The strategy is based on the premise that only one good bet or trade is needed to turn your fortunes around. This technique can be contrasted with the anti-martingale system , which involves halving a bet each time there is a trade loss and doubling it each time there is a gain.

The Martingale system is a risk-seeking method of investing. The main idea behind the Martingale system is that statistically, you cannot lose all of the time, and thus you should increase the amount allocated in investments—even if they are declining in value—in anticipation of a future increase. Martingale strategies rely on the theory of mean reversion.

Without a plentiful supply of money to obtain positive results, you need to endure missed trades that can bankrupt an entire account. It's also important to note that the amount risked on the trade is far higher than the potential gain. Despite these drawbacks, there are ways to improve the martingale strategy that can boost your chances of succeeding. The Martingale system is commonly compared to betting in a casino with the hopes of breaking even. When a gambler who uses this method experiences a loss, they immediately double the size of the next bet.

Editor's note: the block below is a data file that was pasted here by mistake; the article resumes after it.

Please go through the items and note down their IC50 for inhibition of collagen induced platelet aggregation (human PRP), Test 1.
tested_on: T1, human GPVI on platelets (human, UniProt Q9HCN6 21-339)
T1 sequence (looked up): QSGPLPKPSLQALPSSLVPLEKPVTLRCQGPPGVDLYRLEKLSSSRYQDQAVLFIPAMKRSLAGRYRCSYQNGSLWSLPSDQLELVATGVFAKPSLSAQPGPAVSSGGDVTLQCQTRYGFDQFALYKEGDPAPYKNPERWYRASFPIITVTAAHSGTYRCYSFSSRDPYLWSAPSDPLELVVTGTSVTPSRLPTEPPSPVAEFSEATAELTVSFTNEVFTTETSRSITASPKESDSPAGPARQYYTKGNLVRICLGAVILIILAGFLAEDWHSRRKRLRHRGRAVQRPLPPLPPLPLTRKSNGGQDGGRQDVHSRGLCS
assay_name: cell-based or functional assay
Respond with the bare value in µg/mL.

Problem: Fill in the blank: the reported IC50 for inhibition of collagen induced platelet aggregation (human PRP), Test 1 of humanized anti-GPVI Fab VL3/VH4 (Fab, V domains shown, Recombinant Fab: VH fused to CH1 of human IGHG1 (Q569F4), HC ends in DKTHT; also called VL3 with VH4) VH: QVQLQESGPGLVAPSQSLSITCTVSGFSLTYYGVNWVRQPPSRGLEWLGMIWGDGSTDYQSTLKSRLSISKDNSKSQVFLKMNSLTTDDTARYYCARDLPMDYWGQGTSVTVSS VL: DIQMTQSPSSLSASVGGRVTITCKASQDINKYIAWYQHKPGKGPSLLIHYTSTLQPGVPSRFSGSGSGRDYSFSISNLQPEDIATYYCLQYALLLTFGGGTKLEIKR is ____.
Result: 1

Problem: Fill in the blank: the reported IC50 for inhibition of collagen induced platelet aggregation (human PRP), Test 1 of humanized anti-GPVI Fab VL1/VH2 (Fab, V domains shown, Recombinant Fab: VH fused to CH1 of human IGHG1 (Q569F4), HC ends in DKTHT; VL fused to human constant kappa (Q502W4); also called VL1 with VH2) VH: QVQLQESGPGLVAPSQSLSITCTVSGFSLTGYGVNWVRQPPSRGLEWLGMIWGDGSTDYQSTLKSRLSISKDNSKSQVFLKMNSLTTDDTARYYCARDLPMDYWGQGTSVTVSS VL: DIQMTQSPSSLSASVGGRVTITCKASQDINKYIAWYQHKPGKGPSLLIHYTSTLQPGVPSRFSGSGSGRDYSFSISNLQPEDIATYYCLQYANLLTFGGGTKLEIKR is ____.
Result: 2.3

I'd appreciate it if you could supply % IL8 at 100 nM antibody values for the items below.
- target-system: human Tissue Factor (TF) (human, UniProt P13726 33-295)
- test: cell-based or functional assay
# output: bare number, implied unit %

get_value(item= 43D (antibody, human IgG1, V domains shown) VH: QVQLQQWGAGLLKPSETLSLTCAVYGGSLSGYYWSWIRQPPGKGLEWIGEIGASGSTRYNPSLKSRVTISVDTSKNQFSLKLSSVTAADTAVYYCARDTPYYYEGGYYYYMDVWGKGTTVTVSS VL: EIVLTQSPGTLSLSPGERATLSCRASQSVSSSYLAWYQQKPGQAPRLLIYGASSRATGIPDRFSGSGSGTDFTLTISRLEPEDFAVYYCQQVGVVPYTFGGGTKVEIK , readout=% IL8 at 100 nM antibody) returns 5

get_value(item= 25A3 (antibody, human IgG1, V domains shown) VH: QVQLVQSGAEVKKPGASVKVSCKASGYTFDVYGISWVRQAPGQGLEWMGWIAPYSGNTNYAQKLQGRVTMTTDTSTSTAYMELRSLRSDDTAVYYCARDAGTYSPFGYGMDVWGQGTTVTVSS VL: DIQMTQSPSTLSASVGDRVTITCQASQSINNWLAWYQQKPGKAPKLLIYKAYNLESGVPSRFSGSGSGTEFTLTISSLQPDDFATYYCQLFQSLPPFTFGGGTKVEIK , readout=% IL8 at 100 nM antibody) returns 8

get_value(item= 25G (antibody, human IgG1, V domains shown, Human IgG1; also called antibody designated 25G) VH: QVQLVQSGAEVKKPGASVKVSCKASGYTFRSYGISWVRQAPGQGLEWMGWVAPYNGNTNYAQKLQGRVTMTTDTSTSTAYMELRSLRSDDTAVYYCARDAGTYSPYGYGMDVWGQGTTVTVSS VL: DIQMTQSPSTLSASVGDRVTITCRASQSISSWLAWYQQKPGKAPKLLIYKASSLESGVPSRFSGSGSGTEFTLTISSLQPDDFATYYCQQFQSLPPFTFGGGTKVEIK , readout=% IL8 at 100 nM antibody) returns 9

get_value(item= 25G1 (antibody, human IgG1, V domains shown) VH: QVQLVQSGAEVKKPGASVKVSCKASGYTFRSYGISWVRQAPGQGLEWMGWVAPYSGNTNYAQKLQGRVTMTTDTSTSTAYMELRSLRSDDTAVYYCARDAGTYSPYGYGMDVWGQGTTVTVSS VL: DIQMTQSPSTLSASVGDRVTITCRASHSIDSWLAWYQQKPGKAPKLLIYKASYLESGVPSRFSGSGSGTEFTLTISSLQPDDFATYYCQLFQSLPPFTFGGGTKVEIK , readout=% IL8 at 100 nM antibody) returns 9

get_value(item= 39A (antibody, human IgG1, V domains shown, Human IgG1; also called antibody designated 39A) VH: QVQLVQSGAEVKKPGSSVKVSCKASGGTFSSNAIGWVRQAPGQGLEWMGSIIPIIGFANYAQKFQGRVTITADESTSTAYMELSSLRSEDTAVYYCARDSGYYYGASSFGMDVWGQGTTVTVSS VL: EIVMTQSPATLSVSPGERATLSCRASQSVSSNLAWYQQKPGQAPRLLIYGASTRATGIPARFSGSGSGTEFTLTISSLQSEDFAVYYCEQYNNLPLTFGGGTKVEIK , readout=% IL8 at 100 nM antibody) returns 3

By repeatedly doubling the bet when they lose, the gambler, in theory, will eventually even out with a win. This assumes the gambler has an unlimited supply of money to bet with, or at least enough money to make it to the winning payoff. Indeed, just a few successive losses under this system could lead to losing everything you came with.

To understand the basics behind the strategy, let's look at a basic example. There is an equal probability that the coin will land on heads or tails, and each flip is independent. The prior flip does not impact the outcome of the next flip. Martingale trading a popular strategy in the forex markets. One of the reasons the martingale strategy is so popular in the currency market is that currencies, unlike stocks , rarely drop to zero.

Although companies can easily go bankrupt, most countries only do so by choice. There will be times when a currency falls in value. However, even in cases of a sharp decline , the currency's value rarely reaches zero.

The FX market also offers another advantage that makes it more attractive for traders who have the capital to follow the martingale strategy. The ability to earn interest allows traders to offset a portion of their losses with interest income.